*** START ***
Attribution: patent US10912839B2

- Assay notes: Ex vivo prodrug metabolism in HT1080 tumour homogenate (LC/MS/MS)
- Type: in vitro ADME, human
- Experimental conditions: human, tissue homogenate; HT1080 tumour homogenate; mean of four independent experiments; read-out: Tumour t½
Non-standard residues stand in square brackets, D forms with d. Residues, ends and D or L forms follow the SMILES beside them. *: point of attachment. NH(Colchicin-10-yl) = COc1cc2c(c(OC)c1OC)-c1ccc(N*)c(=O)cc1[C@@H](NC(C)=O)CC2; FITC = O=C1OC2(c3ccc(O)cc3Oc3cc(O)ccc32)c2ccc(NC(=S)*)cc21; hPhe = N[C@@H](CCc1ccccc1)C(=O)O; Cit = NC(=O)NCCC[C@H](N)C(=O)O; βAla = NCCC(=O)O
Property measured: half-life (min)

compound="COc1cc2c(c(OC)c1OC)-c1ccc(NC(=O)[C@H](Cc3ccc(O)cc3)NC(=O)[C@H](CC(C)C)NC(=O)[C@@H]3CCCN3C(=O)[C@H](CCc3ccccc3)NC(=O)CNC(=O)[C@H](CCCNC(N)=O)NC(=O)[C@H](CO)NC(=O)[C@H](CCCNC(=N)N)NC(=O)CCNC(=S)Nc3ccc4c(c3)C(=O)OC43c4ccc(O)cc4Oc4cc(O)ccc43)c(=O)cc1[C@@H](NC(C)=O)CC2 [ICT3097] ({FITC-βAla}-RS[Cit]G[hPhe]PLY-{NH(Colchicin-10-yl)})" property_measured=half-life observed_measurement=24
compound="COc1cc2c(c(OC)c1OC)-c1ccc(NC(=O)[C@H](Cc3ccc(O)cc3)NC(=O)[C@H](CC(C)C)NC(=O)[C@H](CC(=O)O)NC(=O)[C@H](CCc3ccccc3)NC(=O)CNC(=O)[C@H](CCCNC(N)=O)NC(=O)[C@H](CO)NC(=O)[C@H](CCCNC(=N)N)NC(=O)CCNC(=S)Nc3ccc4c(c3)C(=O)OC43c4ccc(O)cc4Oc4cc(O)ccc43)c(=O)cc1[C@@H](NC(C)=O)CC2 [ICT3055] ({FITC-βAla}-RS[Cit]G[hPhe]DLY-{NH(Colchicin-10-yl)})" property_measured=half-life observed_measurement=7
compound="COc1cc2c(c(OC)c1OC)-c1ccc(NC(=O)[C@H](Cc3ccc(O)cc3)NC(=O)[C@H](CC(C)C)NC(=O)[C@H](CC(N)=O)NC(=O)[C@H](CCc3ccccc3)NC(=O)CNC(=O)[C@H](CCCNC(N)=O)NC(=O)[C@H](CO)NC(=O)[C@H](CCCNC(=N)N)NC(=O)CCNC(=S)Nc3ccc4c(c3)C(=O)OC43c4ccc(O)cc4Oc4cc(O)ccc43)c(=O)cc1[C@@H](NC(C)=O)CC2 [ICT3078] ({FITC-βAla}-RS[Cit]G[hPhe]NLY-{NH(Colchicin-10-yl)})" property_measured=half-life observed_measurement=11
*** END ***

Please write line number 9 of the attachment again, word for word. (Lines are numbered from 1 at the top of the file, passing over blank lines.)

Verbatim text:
compound="COc1cc2c(c(OC)c1OC)-c1ccc(NC(=O)[C@H](Cc3ccc(O)cc3)NC(=O)[C@H](CC(C)C)NC(=O)[C@H](CC(N)=O)NC(=O)[C@H](CCc3ccccc3)NC(=O)CNC(=O)[C@H](CCCNC(N)=O)NC(=O)[C@H](CO)NC(=O)[C@H](CCCNC(=N)N)NC(=O)CCNC(=S)Nc3ccc4c(c3)C(=O)OC43c4ccc(O)cc4Oc4cc(O)ccc43)c(=O)cc1[C@@H](NC(C)=O)CC2 [ICT3078] ({FITC-βAla}-RS[Cit]G[hPhe]NLY-{NH(Colchicin-10-yl)})" property_measured=half-life observed_measurement=11